Wednesday, July 16, 2014

Seeking the perfect junction: crossing the gap between what is written & what is read

Readers need to connect the content to their own lives.
Recently I was reading Jane Eyre.  The narrator and main character Jane was describing a view of Rochester seated alone in a darkened room, and suddenly I was transported back about ten years and the memory of walking into my father’s office to see him seated at his desk, quiet, lost in thought, came quickly to mind. 

My father had lost much of his vision, which for a man who loved to read and tinker with electronics in his retirement was tragic.  He did not know I had entered, so for just that brief moment I saw how disappointed he was in his situation.   One of his hands reached to run fingers over his watch and prompt it to tell him the time. A magnifying glass mounted on an articulating arm was close to his face, and just inches beneath the glass a second magnifying glass hung. 

Of course, as soon as he was aware I was there, his whole countenance changed to one of pleasure and good cheer.  He joked, worked hard to track my movements with his eyes, told me how much I looked like his father, but I knew I was mostly blur for him.  His once lovely penmanship was a broken scrawl, and the confidence at which he moved about the house or located things was because he had memorized where everything was and was precise in keeping each to its proper place.

Moved by this memory of my father, I could not but be moved by poor Rochester's fate.  This is how writers connect their work to their readers.  They strike a chord that links to some piece of our lives, one we have or one we wish we had, as well as those we wish we didn't. 

My beta reader, Marcy Peska, read the first book in my series Students of Jump (In Times Passed).  In her notes on my draft, she would comment on what a scene triggered in her or how a piece of dialogue caught her attention.  At one point halfway through the novel, she had written in a note "Nooo, I did not see this coming. I have to break away."  Then the note continued explaining that she had needed to stop for a "mini-meltdown."  Marcy had been immersed in the scene and what occurred had caught her up so emotionally, she could not go on reading without some distance to recover her equilibrium.  She loved the scene and hated it at the same time because it had bridged the gap between the text and the imagination.  Goal achieved.  It was a tough scene to write and tough to read, which was precisely what I was going for.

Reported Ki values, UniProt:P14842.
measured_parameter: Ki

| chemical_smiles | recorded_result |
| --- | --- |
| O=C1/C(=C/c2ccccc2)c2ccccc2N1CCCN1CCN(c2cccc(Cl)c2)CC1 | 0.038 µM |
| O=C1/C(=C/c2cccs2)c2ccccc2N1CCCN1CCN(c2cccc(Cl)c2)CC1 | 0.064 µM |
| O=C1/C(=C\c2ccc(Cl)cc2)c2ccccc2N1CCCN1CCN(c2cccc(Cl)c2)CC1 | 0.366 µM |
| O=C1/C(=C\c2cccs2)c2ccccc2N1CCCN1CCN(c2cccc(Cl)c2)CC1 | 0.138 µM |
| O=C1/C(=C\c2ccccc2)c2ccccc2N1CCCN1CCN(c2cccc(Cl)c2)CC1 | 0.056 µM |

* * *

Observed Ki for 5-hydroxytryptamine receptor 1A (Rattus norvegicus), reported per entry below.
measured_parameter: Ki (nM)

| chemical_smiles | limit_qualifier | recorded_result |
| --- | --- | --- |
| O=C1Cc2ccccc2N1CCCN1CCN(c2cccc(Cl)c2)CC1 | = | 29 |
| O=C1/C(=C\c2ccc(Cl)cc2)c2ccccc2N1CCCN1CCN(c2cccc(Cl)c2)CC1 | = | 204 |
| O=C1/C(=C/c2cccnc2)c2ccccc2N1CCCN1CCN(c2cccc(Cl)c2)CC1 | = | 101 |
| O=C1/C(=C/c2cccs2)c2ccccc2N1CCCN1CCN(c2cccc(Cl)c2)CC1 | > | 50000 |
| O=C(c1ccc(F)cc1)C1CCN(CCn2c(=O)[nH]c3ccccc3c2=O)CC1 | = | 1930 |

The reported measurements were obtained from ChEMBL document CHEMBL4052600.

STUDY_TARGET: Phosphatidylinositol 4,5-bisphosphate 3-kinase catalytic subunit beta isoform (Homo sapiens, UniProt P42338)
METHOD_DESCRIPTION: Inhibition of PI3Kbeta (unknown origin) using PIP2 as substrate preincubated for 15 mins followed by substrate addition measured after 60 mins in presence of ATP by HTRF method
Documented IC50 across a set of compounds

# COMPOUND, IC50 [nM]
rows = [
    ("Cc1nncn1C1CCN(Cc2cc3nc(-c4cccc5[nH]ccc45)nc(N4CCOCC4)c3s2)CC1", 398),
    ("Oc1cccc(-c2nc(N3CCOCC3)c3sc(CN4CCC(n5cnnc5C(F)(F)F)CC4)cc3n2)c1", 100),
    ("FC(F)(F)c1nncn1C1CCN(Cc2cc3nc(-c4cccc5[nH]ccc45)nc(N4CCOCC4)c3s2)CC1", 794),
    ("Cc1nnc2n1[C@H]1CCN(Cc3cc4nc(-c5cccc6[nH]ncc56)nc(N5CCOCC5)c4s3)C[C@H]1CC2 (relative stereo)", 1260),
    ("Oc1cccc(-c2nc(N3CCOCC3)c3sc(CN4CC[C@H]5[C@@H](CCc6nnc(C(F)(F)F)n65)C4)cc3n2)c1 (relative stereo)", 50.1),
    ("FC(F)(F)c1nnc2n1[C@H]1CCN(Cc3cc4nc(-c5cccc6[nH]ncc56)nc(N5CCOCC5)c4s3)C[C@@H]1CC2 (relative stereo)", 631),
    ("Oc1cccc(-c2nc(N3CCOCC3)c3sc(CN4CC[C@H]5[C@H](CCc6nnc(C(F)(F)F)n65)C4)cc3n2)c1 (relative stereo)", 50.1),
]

Rochester's injuries had that effect on me.  I hated seeing my father that way, but because of the quality of Bronte's writing, I could imagine what Rochester must look like and what Jane must be feeling. The scene was real to me. I had sympathy for both characters, and the scene was authentic because it bridged the two events: fiction and reality.

This is the challenge of every writer and the need that every reader wants filled.  We want to connect, to find some essence of our own experience that draws us into the scene.  The writer must still supply well-written dialogue, description, imagery, finely drawn characters, etc., but what is most vital is that the reader have a way to travel the created moment with a sense of familiarity and originality combined.

What work of fiction or biography caught you, the reader, in such a moment?  Please share that moment of connectiveness, the author, text scene.


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